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sewermanhole120When a major sewer project in Town of Lansing was killed in 2007, it looked like the end of sewer for the Town. But sewer wasn't entirely dead. Not long after that defeat a smaller town sewer project was completed on Warren Road. A week and a half ago Village of Lansing Mayor Donald Hartill and Village of Cayuga Heights Mayor Linda Woodard met with Lansing Town Supervisor Ed LaVigne, Town Planing Consultant Mike Long, and Cayuga Heights engineer Brent Cross to talk about how future growth in the Town can be served with sewer.

"This is encouraging as we try to be pro-growth, but also as development moves out from the densest part of the Town," LaVigne said at a Village Trustees meeting Monday. "That's what people in our Comprehensive Plan and yours want to do so we don't have sprawl."

If the Town is to expand its sewer districts it will need a way to get effluent to the Cayuga Heights Sewer Processing Plant. That means going through Village of Lansing infrastructure. LaVigne said that as development in the southern portion of the Town grows northward, an agreement between the Town and two villages could be win-win-win.

In a report read by Deputy Mayor Gerry Monaghan Monday, Village of Lansing Mayor Donald Hartill, unable to be present at Monday's meeting, said the Town is asking for between 500 and 1,000 additional units of sewer capacity. The current flow through the plant is 1.3 MGD (million gallons per day), and its capacity is 2.0 MGD. He said he has requested 700 units (one unit is calculated at 328 gallons per day), which will exhaust the capacity of the plant.

"I think the 700 units is critical," LaVigne said. "From there we'll see where the pipes go, but the main thing is our ability to hook up to something. One step at a time."

LaVigne opposed the town-wide sewer project, but has repeatedly said that he sees development in the town moving north from the Town/Village border. That may eventually mean sewer projects like the Warren Road project moving north along Triphammer Road, a direction Hartill said he favors. LaVigne said that the uncertain fate of the Town and Lansing Central School District's largest taxpayer, the Cayuga Power Plant, means that new development must be encouraged to replace large amounts of property tax revenue that could disappear if the plant eventually closes.

"Of course we are concerned about the power plant," he said. "Growth is one way you can insure that you don't have any drastic changes in your tax base, especially for the Town, because the school district is more involved. It's critical for us that we have something to offset it if the worst happens."

The Village of Lansing sewer system is serviced by the Village of Cayuga Heights treatment facility on East Shore Drive. The plant's daily capacity is about 1.3 million gallons and it has a permit to process 2 million gallons a day. When Town sewer plans raised concerns that the capacity would be exceeded a moratorium was placed on Village hookups.

The Kline Road Bypass project changed that. The bypass enabled additional sewage from the Town of Ithaca, and the Villages of Cayuga Heights and Lansing to be conveyed the Ithaca Plant for treatment. With the completion of the bypass, the moratorium was lifted. But the Village of Lansing ended up paying the full cost of the project, a bone of contention because the Town would have been a major beneficiary if its sewer project had gone forward.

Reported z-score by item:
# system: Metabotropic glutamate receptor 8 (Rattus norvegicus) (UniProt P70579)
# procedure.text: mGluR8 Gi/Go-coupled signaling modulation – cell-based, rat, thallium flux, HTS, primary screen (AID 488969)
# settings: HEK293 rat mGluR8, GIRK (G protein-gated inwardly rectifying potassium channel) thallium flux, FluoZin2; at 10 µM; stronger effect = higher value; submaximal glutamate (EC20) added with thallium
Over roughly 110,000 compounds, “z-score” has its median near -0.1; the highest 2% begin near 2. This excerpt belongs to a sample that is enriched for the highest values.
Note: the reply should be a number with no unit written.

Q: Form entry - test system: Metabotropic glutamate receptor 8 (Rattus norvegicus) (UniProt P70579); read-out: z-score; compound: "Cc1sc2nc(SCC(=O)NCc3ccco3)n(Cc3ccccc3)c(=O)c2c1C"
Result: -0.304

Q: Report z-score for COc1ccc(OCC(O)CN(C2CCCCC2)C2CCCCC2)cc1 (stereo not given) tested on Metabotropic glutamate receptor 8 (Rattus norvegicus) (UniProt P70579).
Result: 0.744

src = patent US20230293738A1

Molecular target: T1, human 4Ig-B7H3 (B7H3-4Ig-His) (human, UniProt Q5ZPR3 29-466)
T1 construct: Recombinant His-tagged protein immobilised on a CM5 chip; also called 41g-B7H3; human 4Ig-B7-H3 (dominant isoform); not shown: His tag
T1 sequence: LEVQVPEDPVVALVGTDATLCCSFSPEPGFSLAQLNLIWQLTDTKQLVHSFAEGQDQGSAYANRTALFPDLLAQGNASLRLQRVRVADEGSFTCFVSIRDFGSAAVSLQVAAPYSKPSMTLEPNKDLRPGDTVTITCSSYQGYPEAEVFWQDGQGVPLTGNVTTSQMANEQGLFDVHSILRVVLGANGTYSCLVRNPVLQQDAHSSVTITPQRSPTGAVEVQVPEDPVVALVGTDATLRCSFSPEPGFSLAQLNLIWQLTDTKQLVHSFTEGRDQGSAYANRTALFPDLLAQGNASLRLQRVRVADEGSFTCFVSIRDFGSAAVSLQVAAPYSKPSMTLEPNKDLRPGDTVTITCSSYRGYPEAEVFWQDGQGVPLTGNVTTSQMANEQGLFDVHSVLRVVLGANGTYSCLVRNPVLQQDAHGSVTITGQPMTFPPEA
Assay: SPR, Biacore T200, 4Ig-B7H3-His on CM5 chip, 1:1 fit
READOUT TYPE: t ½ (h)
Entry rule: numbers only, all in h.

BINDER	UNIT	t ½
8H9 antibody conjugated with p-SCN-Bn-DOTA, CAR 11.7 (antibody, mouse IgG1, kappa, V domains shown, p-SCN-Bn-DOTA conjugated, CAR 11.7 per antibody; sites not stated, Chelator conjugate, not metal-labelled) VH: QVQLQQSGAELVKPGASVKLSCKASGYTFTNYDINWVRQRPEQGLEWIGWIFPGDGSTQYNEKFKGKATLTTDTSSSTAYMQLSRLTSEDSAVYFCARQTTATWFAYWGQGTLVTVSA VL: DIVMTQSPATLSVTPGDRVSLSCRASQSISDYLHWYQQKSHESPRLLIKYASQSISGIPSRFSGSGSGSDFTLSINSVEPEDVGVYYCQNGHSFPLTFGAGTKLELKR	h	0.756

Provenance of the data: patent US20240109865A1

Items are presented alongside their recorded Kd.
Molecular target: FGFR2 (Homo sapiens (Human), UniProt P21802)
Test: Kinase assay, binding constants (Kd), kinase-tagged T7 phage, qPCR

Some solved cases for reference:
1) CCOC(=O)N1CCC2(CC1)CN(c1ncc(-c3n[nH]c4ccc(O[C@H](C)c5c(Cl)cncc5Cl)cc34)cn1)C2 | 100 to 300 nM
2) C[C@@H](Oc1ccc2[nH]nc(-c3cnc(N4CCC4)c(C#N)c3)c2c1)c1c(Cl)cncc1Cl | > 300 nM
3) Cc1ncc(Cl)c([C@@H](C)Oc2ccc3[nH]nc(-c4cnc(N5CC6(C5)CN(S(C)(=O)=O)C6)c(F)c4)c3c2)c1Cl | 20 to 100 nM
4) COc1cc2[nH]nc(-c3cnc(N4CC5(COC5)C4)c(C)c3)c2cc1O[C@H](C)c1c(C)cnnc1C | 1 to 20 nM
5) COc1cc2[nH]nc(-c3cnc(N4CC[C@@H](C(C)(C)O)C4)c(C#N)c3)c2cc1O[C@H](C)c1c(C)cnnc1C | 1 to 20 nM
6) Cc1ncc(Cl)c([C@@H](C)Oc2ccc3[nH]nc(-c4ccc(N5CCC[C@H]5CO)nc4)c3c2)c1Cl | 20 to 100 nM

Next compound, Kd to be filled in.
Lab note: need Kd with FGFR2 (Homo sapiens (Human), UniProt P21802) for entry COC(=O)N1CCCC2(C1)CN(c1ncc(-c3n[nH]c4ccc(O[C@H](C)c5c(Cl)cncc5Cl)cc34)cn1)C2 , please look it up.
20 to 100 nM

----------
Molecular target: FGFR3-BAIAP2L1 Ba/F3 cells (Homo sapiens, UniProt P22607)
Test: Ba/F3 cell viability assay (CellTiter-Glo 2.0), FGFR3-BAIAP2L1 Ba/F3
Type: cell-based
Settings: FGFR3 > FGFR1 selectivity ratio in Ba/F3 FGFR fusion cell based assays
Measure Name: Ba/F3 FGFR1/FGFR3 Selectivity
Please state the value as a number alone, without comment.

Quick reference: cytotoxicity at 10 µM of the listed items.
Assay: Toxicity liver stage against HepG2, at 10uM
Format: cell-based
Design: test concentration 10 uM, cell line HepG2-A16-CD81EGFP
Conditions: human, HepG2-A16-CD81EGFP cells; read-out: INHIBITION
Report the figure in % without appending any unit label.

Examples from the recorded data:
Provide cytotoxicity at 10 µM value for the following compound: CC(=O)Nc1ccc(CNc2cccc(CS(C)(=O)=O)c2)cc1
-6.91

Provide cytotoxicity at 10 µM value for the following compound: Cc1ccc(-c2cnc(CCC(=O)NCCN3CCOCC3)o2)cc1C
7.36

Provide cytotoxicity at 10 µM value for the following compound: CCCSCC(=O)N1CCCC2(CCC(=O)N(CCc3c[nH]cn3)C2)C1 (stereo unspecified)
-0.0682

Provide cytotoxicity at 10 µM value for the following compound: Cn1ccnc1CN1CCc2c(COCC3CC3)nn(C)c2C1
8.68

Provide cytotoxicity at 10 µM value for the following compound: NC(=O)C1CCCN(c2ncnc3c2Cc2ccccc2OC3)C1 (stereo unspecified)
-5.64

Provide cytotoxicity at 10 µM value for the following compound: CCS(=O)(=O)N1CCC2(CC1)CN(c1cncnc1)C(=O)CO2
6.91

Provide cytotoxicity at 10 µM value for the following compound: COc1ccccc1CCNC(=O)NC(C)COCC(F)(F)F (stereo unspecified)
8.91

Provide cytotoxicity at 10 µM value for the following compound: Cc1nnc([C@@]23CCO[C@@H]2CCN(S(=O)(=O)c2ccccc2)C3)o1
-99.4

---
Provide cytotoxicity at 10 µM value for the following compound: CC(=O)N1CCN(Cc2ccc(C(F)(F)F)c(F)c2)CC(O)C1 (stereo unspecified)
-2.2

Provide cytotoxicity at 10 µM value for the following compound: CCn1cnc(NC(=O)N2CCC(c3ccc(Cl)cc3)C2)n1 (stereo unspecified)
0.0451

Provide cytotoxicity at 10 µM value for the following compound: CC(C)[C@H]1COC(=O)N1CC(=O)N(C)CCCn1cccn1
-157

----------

After the town project died, then Supervisor Scott Pinney requested that portions of the $4.2 million of State Department of Environmental Conservation (DEC) Environmental Bond Act money earmarked for the town-wide project be used to reimburse the Town for $1.5 million to reimburse the town for planning and design costs in developing the failed project. But the DEC said no, and did not even address a request to use part of the bond act money to reimburse the Village for the Kline Road bypass.

To add insult to injury, the bypass has never been needed.

"It hasn't been used, but it's been available for a number of years," Village Attorney David Dubow noted at Monday's meeting.

That could change if the Town increases its sewer use. The Village charges a premium for the use of its own sewer infrastructure to move effluent to the Cayuga Heights plant. That income will increase as sewer infrastructure is built out into the Town.

"As we pay to get in we will pay a premium," LaVigne told the Village Trustees. "It's win-win. It's similar to when Bolton Point sold water to the City of Ithaca this year while Ithaca renovated their plant."

Hartill said that in addition to the Town and Village of Lansing and the Village of Cayuga Heights, the Town of Ithaca and a small portion of the Town of Dryden also uses the Cayuga Heights plant. He said he will organize another meeting of all the users before the end of the year to begin further planning.

"We are starting the process and it will probably be early next year before any firm committments will be made," Hartill said in his report. "But I see a good path forward."

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